Steelhead fishing season in our area closed Tuesday. For steelhead anglers, the season was rather slow in terms of actually catching fish. Some might consider our rainfall totals as too much of a good thing. The local streams ran high and muddy most days.
There is a silver lining around this cloudy winter however. The much-needed rain has filled our reservoirs, recharged the aquifers and scoured the local creeks and streams to create great gravel spawning grounds and deep pool habitat for juvenile steelhead. In the long run, the big waters of 2017 will serve to preserve and ideally increase the population of our native steelhead trout.
As we dry out, the ocean is getting cleaner and more productive. Todd Fraser at Bayside Marine in Santa Cruz reports, “The weather is nice here and perch fishing is getting good. …The harbor mouth is open and it should be a nice weekend. The crab fishing has gotten better.” Chris Arcoleo in Monterey proved that point this week, especially regarding Dungeness crab. Chris’ Fishing Trips in Monterey sent the Check Mate out Friday and Saturday. The anglers aboard returned with full limits of Dungeness crab both days, and counted 400 to 450 sand dabs, respectively.
Now that we’ve had some relief from the incessant storms and big swells of winter, Santa Cruz Small Craft Harbor workers are finally getting ahead of the drifting sand that essentially closed the harbor entrance in January. In their March newsletter, Harbor officials said, “The Port Commission directed staff to enter into a contract with Pacific Tugboat Service to bring in the vessel Sammy G to assist with dredge operations while Dauntless’ engines are replaced. Dauntless’ starboard engine unexpectedly broke down, and Commissioners elected to replace both of its engines.”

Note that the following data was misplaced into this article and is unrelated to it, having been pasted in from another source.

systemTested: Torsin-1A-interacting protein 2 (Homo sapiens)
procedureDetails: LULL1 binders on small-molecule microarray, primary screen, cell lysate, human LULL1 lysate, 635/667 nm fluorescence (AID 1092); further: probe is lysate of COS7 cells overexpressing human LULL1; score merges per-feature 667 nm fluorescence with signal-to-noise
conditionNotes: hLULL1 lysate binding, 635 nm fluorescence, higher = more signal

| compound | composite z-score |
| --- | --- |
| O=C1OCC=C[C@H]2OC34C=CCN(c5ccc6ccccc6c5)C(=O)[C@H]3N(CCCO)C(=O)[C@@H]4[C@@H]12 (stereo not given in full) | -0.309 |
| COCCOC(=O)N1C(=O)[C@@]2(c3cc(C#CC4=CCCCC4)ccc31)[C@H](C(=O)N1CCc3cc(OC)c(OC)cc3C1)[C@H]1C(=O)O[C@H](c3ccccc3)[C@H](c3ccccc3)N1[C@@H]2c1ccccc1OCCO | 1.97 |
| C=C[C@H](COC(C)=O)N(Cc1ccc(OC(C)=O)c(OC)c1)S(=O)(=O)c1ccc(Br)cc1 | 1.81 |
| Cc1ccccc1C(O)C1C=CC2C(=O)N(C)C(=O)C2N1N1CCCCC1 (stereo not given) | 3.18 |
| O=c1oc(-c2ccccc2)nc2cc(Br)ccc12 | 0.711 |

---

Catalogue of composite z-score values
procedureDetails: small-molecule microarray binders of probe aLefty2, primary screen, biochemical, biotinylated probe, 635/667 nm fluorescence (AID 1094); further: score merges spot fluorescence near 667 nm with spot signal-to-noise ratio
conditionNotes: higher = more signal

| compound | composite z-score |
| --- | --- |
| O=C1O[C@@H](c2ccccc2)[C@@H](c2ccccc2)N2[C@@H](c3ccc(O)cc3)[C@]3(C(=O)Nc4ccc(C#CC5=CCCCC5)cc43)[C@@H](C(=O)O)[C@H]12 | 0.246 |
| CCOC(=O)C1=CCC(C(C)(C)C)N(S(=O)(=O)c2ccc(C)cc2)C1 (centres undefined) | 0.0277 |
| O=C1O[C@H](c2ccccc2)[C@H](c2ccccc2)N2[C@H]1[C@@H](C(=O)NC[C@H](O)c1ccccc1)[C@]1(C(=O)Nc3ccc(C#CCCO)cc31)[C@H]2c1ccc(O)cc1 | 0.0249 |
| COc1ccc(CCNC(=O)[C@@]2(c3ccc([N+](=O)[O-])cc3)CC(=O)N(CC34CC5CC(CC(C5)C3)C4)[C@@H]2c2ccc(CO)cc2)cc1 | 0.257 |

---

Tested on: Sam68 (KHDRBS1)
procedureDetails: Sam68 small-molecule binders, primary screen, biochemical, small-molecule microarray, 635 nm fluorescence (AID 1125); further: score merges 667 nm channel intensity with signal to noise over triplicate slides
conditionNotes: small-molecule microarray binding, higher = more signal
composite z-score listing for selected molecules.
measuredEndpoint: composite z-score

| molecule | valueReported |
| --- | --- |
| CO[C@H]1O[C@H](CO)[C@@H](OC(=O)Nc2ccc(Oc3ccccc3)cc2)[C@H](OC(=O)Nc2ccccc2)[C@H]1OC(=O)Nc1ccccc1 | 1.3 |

While depths are still shallow directly outside the harbor entrance, the inside channel is as deep as 20 feet, according to the latest soundings. Care should still be exercised when transiting the harbor mouth, but it looks like this crisis has been resolved.
Clean water and dramatic sculpting of the long beaches of southern Santa Cruz County and northern Monterey County bodes well for anglers competing in the Sand Crab Classic Perch Derby this weekend. We have received consistent reports of very good fishing for barred surf perch on both high and low tides from the big beaches. On Wednesday, 9-year-old Wyatt Dixon took his grandfather Dennis Smith to one of the beaches below Seacliff. Both Dixon and Smith caught multiple barred perch measuring up to 13 inches, as well as one undersized striped bass that put up a great fight.
Pier anglers are catching perch in Capitola as well. Mike Hicks from Capitola Boat and Bait reports anglers putting shrimp bits on the “two-hook wharf rig,” and using #6 or #8 hooks have caught quite a few black perch this week. Anglers are also catching and releasing quite a few juvenile leopard sharks lately, according to Hicks.